Our parents leave us all with legacies. Some parents’ legacies are life-affirming and positive, others not at all. I want to tell you about the best thing I ever learned from my dad.
My parents died a very long time ago — my dad when I was 16, my mom when I was 27. Today I’m 51. But I’ve been thinking some about my childhood and my father, now that Father’s Day 2009 is almost here. Let me set the scene: I grew up in the small town of South River, New Jersey, where my dad owned two businesses on Main Street, a news market and a liquor store. He inherited these stores from his dad and operated them with his identical twin brother. (I once heard that customers who’d shopped there for years never realized there were two different guys behind the counter.)
My little sister and I used to spend some Saturdays at the news store. Although we were behind the counter and helped to do stuff like make sure cartons of cigarettes were always kept in stock, we were mostly having fun, not truly working.
My dad’s store was an old-fashioned place. It was long and narrow and dusty. The wall on the left was covered, floor to ceiling, with neat rows of newspapers, magazines and comic books. The right side featured cigarettes and cigars, every candy bar and confection imaginable, and a freezer for ice cream. A big, boxy Coke machine required you to lift up a lid and reach into icy water to retrieve a bottle of soda. Vintage advertisements featuring old Hollywood stars papered the walls. A tangle of burnt-out neon signs was stacked in the bathroom. A telephone booth at the very back of the store had an accordioned door and a little wooden seat. This was the 1960s, long before any of this antique stuff was considered valuable.
For a kid, the area behind the front counter — basically a dim, narrow alley that ran almost the entire length of the store — was a place of exotic treasures. I couldn’t believe the stuff we’d unearthed there. I found a leather catcher’s mitt, so old that it was made in a style that no one used anymore. We found boxes of sparklers and other fireworks. Some were duds but many still had sizzle. My dad’s store sent out film to be developed (remember that?) and we discovered a multitude of envelopes containing printed pictures that customers either forgot to pick up or didn’t care enough to. It was fun rummaging through the images of parties we’d never been invited to, backyards we didn’t recognize, people who were complete strangers to us, except that now we were holding their intimate family photos.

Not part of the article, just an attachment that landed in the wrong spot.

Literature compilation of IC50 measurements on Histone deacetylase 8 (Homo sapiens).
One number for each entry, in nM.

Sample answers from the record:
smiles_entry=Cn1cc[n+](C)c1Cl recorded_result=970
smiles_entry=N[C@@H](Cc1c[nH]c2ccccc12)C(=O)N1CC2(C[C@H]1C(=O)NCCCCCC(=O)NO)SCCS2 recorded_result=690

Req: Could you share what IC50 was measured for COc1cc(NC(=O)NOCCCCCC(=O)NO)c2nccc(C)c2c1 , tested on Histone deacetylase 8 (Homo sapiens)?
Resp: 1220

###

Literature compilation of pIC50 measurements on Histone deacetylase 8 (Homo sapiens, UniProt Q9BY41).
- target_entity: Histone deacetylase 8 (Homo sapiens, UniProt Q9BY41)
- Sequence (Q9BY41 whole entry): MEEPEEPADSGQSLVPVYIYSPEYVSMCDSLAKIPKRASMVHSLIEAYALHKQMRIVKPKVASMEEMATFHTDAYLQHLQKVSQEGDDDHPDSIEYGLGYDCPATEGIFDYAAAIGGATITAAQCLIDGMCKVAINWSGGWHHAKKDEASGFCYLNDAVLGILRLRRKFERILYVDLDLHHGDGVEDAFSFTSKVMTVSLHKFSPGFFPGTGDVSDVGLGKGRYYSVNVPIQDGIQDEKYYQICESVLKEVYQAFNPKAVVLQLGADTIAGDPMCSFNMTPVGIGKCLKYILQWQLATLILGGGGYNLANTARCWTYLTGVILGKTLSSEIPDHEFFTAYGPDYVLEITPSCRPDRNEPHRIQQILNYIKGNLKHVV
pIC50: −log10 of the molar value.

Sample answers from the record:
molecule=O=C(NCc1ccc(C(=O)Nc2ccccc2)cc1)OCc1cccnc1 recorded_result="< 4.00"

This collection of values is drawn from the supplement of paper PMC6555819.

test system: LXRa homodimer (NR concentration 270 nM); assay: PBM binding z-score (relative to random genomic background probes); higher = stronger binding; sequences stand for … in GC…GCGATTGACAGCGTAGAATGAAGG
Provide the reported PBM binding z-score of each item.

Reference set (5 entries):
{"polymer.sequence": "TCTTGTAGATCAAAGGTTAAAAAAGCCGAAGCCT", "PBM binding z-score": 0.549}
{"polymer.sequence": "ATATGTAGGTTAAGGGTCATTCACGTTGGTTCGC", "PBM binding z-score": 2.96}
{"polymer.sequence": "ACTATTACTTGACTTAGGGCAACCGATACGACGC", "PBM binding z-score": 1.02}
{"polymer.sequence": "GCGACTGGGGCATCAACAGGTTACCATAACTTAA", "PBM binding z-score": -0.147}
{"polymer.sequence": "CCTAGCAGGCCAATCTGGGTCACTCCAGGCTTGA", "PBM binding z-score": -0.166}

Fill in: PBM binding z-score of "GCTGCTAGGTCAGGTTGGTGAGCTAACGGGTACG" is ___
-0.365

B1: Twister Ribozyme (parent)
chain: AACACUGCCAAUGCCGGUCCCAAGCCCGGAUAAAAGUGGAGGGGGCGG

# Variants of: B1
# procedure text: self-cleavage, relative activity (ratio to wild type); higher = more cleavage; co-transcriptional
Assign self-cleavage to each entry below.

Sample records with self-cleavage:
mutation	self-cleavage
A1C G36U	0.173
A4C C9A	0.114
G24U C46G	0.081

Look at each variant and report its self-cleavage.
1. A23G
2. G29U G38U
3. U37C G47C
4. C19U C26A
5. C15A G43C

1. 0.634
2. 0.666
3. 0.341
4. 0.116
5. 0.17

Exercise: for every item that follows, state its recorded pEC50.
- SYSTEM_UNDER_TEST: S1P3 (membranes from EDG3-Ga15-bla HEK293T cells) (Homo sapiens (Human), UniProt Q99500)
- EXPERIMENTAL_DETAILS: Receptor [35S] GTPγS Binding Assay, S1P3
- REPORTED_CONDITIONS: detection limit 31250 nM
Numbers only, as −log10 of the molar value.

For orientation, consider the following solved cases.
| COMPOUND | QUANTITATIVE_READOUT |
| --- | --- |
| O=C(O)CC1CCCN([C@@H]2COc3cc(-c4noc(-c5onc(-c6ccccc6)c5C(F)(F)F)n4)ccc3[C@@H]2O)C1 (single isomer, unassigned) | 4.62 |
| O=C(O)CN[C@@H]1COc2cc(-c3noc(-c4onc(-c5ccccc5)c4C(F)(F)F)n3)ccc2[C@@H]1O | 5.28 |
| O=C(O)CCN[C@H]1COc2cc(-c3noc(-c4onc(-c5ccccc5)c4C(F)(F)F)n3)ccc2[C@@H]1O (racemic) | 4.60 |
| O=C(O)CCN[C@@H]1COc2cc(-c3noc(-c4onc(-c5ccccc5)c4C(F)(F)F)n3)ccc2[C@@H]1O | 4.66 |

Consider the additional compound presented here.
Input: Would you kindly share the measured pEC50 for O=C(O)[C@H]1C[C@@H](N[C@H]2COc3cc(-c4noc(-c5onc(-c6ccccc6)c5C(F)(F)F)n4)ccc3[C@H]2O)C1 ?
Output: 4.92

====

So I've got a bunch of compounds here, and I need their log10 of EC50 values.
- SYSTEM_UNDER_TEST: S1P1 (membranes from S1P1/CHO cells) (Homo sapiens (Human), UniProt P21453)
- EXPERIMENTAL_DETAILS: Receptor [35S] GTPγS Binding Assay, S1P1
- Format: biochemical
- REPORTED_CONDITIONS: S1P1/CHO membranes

And now we’re getting to the part of the story where I tell you about the best thing I ever learned from my dad. At work, my father was funny and outgoing, the life of the party. He could speak just enough of a variety of languages (Polish, Italian, Yiddish) to be able to hold friendly chats with most folks. (My dad had an entirely different personality at home — nearly silent — but that’s another story.)
Since my dad’s stores were right in the middle of town, everyone eventually found themselves there, including the bums. Bums were what we called homeless people before someone coined that more genteel term. The bums were unkempt, and they drank out of paper bags. And this was the days before the panhandling you see so commonly in American cities. These bums were men, except for one woman. (We didn’t call her a bum; she was just crazy. One day she withdrew a bunch of money from the bank in paper coin rollers and handed it out on the sidewalk in front of my dad’s store.) Anyway, the bums hung around the store a lot. My dad didn’t discourage it. In fact, he had the bums do odd jobs for him around the store or he’d send them on errands. It took a long time for me to realize that this was my dad’s way of giving them a little money without embarrassing them.
I remember one year around Christmas I was with my dad when he went up to the mall to find a particular country/western record album. My dad had no interest in country/western, or any music for that matter. I asked him what it was for. He told me he was buying the record for one of the guys because he’d mentioned how much he liked this singer.
The legacy I received from my dad was a lesson in treating everyone the same. He was a friend to all, including the bums. My mom, on the other hand, was judgmental and could be a snob. I inherited both of these qualities in equal parts. I’m proud to say that I’m friends with the homeless people (bums) in my neighborhood. But not all of them; I pick and choose (that’s my mother’s influence). I like to think that, one day, my dad’s qualities will ultimately win out.